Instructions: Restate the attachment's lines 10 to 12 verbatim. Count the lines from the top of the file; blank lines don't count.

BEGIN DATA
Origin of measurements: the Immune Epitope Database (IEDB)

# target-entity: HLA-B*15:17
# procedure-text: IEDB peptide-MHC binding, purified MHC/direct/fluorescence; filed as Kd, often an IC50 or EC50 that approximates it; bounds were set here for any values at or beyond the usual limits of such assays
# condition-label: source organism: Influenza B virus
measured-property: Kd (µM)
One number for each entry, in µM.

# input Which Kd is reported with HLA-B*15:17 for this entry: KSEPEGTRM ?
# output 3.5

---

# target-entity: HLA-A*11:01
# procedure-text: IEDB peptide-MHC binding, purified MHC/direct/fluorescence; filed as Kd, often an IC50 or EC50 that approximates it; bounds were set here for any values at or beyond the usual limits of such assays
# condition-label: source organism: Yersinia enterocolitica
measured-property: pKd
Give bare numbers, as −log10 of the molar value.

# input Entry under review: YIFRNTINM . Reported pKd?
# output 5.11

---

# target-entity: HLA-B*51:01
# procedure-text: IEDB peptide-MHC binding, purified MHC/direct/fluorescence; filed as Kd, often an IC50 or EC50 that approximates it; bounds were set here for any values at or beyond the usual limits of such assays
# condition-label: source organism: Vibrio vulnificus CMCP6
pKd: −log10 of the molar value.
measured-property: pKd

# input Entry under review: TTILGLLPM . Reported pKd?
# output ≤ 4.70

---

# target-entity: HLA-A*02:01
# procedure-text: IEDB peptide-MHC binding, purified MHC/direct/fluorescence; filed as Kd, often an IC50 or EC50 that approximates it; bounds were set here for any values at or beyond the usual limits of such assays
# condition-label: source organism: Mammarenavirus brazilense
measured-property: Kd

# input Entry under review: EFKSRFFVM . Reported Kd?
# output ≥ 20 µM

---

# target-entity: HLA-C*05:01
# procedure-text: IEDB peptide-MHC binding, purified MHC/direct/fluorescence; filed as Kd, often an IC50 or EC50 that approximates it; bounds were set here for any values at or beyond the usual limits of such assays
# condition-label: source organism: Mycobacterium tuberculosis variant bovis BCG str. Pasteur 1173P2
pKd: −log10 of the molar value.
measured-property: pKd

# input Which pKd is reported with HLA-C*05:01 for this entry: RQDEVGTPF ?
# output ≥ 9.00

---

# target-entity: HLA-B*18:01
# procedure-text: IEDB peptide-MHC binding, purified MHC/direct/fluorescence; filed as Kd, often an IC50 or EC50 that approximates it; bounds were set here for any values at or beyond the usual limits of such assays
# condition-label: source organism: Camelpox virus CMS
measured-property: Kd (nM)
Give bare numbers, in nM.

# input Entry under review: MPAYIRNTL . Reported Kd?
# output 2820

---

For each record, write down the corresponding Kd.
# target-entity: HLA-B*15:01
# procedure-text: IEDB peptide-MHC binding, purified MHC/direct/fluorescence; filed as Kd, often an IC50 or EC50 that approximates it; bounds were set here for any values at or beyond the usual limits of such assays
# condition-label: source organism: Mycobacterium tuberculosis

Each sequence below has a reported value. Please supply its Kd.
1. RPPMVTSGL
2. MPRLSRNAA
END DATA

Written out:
# target-entity: HLA-A*11:01
# procedure-text: IEDB peptide-MHC binding, purified MHC/direct/fluorescence; filed as Kd, often an IC50 or EC50 that approximates it; bounds were set here for any values at or beyond the usual limits of such assays
# condition-label: source organism: Yersinia enterocolitica